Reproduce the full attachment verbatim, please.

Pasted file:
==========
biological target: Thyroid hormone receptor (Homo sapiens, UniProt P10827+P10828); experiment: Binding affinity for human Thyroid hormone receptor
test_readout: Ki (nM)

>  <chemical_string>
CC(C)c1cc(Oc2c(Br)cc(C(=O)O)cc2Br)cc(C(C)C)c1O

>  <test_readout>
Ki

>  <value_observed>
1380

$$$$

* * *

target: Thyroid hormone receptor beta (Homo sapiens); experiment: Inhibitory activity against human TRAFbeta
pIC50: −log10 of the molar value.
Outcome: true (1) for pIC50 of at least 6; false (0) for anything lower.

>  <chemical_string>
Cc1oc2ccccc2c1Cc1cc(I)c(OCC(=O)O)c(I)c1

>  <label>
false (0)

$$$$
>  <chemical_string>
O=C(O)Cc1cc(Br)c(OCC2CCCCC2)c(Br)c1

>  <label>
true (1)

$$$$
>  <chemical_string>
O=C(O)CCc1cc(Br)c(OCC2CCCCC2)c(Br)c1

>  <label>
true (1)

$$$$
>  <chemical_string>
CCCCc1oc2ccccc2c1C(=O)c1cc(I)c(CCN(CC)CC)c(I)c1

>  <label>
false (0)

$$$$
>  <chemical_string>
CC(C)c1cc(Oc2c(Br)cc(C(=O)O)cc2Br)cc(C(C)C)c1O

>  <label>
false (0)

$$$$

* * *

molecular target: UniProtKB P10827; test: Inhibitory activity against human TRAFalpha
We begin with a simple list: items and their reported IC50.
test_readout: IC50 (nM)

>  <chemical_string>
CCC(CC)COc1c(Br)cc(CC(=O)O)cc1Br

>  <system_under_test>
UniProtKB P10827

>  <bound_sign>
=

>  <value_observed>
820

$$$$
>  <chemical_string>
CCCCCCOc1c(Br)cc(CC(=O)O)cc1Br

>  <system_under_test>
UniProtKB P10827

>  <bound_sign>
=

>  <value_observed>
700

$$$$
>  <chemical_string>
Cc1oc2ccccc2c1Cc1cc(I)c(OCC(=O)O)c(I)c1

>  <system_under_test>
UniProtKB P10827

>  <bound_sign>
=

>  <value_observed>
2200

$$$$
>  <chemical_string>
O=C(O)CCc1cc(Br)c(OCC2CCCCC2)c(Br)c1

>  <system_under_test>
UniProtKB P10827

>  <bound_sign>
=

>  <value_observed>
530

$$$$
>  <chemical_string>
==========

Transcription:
biological target: Thyroid hormone receptor (Homo sapiens, UniProt P10827+P10828); experiment: Binding affinity for human Thyroid hormone receptor
test_readout: Ki (nM)

>  <chemical_string>
CC(C)c1cc(Oc2c(Br)cc(C(=O)O)cc2Br)cc(C(C)C)c1O

>  <test_readout>
Ki

>  <value_observed>
1380

$$$$

* * *

target: Thyroid hormone receptor beta (Homo sapiens); experiment: Inhibitory activity against human TRAFbeta
pIC50: −log10 of the molar value.
Outcome: true (1) for pIC50 of at least 6; false (0) for anything lower.

>  <chemical_string>
Cc1oc2ccccc2c1Cc1cc(I)c(OCC(=O)O)c(I)c1

>  <label>
false (0)

$$$$
>  <chemical_string>
O=C(O)Cc1cc(Br)c(OCC2CCCCC2)c(Br)c1

>  <label>
true (1)

$$$$
>  <chemical_string>
O=C(O)CCc1cc(Br)c(OCC2CCCCC2)c(Br)c1

>  <label>
true (1)

$$$$
>  <chemical_string>
CCCCc1oc2ccccc2c1C(=O)c1cc(I)c(CCN(CC)CC)c(I)c1

>  <label>
false (0)

$$$$
>  <chemical_string>
CC(C)c1cc(Oc2c(Br)cc(C(=O)O)cc2Br)cc(C(C)C)c1O

>  <label>
false (0)

$$$$

* * *

molecular target: UniProtKB P10827; test: Inhibitory activity against human TRAFalpha
We begin with a simple list: items and their reported IC50.
test_readout: IC50 (nM)

>  <chemical_string>
CCC(CC)COc1c(Br)cc(CC(=O)O)cc1Br

>  <system_under_test>
UniProtKB P10827

>  <bound_sign>
=

>  <value_observed>
820

$$$$
>  <chemical_string>
CCCCCCOc1c(Br)cc(CC(=O)O)cc1Br

>  <system_under_test>
UniProtKB P10827

>  <bound_sign>
=

>  <value_observed>
700

$$$$
>  <chemical_string>
Cc1oc2ccccc2c1Cc1cc(I)c(OCC(=O)O)c(I)c1

>  <system_under_test>
UniProtKB P10827

>  <bound_sign>
=

>  <value_observed>
2200

$$$$
>  <chemical_string>
O=C(O)CCc1cc(Br)c(OCC2CCCCC2)c(Br)c1

>  <system_under_test>
UniProtKB P10827

>  <bound_sign>
=

>  <value_observed>
530

$$$$
>  <chemical_string>